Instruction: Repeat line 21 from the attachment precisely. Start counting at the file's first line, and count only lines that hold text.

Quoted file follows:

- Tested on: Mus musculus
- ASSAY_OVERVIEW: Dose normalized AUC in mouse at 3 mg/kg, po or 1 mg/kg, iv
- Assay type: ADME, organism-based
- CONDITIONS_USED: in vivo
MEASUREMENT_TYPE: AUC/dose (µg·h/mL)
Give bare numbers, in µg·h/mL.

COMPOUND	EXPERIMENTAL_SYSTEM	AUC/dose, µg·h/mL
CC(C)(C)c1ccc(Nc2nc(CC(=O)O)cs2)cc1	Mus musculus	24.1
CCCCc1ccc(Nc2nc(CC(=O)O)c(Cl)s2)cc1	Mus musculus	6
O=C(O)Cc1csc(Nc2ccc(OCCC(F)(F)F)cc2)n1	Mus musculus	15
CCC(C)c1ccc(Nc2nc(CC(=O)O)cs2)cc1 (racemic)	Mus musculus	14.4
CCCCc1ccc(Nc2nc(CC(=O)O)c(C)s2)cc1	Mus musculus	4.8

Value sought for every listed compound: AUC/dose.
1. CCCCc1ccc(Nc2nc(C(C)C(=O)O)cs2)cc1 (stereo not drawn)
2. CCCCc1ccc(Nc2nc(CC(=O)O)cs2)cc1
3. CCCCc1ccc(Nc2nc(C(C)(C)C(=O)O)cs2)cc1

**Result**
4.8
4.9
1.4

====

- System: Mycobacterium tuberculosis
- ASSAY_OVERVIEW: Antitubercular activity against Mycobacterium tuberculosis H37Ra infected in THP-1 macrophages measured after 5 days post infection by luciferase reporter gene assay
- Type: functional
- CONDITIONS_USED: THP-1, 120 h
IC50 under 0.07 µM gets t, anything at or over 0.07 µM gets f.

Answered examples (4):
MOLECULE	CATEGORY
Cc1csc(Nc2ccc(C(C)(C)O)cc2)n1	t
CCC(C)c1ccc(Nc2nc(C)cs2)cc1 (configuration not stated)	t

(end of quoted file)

====